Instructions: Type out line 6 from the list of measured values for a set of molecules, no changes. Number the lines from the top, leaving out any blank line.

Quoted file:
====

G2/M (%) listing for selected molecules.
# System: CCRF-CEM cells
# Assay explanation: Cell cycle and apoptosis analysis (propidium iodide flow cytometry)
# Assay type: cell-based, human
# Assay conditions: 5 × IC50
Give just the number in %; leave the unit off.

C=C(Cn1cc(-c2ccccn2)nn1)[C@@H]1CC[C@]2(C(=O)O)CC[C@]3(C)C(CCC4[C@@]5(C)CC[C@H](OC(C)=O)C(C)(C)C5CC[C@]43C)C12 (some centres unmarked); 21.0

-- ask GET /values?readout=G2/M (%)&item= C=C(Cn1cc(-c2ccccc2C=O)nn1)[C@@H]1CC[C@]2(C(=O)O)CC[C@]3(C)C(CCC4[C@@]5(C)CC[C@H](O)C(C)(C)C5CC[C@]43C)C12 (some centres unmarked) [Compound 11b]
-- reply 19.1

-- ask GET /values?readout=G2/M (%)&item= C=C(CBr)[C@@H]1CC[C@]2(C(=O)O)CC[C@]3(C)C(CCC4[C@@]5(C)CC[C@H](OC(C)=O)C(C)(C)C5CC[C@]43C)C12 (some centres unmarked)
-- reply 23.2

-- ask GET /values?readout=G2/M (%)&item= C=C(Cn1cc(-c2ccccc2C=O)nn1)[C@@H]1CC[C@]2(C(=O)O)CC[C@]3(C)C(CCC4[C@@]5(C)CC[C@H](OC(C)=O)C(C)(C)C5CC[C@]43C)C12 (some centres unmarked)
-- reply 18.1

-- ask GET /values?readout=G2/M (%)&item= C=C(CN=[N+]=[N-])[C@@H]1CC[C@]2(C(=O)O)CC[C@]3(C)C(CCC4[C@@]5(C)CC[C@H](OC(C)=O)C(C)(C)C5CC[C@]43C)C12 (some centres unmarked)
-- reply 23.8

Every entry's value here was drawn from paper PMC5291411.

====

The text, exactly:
Give just the number in %; leave the unit off.